Interestingly, 1946 represents the year that Formula 1 (or Formula A as it was known at the time) was ‘defined’, but nobody can agree on when the first Formula A Grand Prix actually took place. Several races associated with FA took place, but the most convincing argument seems to be that the first official race took place in 1947, at the Pau Circuit in France. 

1950 marked the introduction of the first Formula 1 World Championship. The schedule included just seven races – a small number by today’s standards – beginning in Britain’s famed Silverstone Circuit and ending in Italy’s Autodromo Nazionale di Monza. This was great news for Italian fans, as Alfa Romeo’s Guiseppe Farina won the championship that year. 

In fact, Italian teams continued to dominate throughout those early years. The following three Championship titles were won by Italian teams Alfa Romeo and Ferrari (much to the delight of the Tifosi). El Maestro Juan Manuel Fangio, who had already won the 1951 Championship, broke this streak with two consecutive wins for Mercedes in 1954 and 1955, before moving to Ferrari and winning a third title in 1956

This third title was, in many ways, one of the most memorable in F1 history. British Driver Collins famously gave his car to teammate Juan Manuel Fangio during a pitstop, as Fangio’s own car was rendered undriveable by a broken steering wheel. These days, sportsmanship is, more often than not, replaced with shows of super-charged competitiveness on the track.

Fangio’s fourth title would come the following year – this time, for Maserati. 

Over these early years, the number of races within each season rose and fell. 1958 saw many changes. For starters, the Championship included an all-time high of 11 races across 11 countries, but this number dropped back down over the next decade before climbing once again. The Constructors’ Championship and rear-engines were introduced, while car sharing – the reason behind Fangio’s third title win, thanks to Collins – was outlawed.

A New Era

1958 represents the start of British dominance on the track. In the space of 18 years, British drivers won the Championship title no less than 10 times, with many of the most legendary names of British racing making their mark on the track. Anyone from the era will feel their ears turning at the mention of Mike Hawthorn, Graham Hill (father of 1996 title holder Damon Hill), Jim Clark, John Surtees, and Jackie Stewart – and for good reason. 

While we are used to seeing sponsorships tattooed across F1 cars, it remains a relatively new introduction. 1968 marked the first year for brand sponsorships – a major catalyst for the incredible wealth of F1 teams.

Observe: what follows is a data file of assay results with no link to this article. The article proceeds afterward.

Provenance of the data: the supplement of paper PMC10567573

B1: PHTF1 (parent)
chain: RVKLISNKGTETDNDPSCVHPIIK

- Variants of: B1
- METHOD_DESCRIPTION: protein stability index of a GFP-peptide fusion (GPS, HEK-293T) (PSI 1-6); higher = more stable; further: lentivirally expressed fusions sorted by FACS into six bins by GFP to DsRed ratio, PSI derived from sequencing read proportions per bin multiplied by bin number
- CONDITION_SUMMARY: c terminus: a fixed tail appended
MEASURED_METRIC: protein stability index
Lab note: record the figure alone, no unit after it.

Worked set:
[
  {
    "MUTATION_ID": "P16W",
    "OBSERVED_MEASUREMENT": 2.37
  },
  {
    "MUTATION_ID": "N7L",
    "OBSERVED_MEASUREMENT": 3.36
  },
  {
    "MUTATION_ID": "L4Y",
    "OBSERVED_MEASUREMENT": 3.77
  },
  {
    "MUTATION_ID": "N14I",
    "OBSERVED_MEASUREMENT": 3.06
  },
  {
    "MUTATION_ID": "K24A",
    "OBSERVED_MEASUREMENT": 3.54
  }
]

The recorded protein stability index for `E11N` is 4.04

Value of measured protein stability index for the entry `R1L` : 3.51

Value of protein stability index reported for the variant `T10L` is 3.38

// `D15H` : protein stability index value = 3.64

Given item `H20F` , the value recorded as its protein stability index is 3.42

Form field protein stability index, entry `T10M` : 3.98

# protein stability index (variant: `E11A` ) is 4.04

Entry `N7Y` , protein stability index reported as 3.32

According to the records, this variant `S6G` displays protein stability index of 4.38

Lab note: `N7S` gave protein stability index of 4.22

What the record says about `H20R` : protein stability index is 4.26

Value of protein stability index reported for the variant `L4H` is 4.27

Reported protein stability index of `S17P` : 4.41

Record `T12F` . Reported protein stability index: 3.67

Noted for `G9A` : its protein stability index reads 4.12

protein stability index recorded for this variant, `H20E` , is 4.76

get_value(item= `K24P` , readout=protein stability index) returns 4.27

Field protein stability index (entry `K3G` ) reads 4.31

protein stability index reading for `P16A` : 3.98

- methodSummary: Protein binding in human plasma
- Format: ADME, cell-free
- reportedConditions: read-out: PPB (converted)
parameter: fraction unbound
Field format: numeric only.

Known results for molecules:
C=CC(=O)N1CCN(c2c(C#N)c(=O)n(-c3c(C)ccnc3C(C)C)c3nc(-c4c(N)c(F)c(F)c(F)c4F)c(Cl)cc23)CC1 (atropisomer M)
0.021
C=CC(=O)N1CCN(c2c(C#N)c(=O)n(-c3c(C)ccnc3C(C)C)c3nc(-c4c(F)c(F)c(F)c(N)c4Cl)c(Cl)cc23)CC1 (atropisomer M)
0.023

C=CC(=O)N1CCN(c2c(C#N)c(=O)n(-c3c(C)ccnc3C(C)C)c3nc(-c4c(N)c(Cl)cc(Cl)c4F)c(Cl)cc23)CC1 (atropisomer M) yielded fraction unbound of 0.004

The 1970 Formula 1 Championship is the only to be awarded posthumously. German driver Jochen Rindt (Lotus) suffered a fatal crash part-way through the season, but contender Jacky Ickx was unable to close the gap in the races that followed. This cemented Rindt’s name in the F1 history books – and rightly so. 

By the 1970s, some of the most revered names make their entry into the history books. Niki Lauda, Nelson Piquet, Kiki Rosberg and Jody Scheckter all began their own F1 odysseys during this decade.

1977 represented the beginning of the ‘Turbo Era’ – thankfully short-lived, as it proved incredibly dangerous to drivers (not to mention expensive). 

The 1980s were no different in terms of big names. Nigel Mansell and Alain Prost made their debuts in 1980, while Ayrton Senna first raced in F1 in 1984. Ten years later, Senna and Roland Ratzenberger both lost their lives to the sport. Their legacies would prompt a significant overhaul of safety standards in F1 cars and Grand Prix circuits. 

This was also the year that Michael Schumacher won his first Formula 1 Championship – just three years into his F1 career. He would go onto win 6 more, and rise to the very tip of the pecking order (only to be rivalled by Lewis Hamilton more than 15 years later). 

In 1996, Damon Hill won the Championship title – and, for the first time, legendary commentator Murray Walker lost for words. There was only pride. 

The Twenty-First Century

Between 2000 and 2004, Michael Schumacher went unrivalled. He matched Fangio’s record in 2001, and passed it in 2002. He would retire in 2006, a legend of the sport. 

The early 2000s also welcomed many names onto the podium that will prove familiar to younger viewers. Fernando Alonso (still racing to this day), Kimi Räikkönen, Jenson Button, Lewis Hamilton, Sebastian Vettel, and Nico Hülkenberg all enjoyed their fair share of chequered flags.

Lewis Hamilton bagged his first Championship title in 2008, but it wasn’t until 2014 that he began to dominate in the sport. Across seven years, Hamilton won 6 titles – losing once to Nico Rosberg, with whom he shared an infamous rivalry. The British driver finally matched Schumacher’s 7-title record in 2020.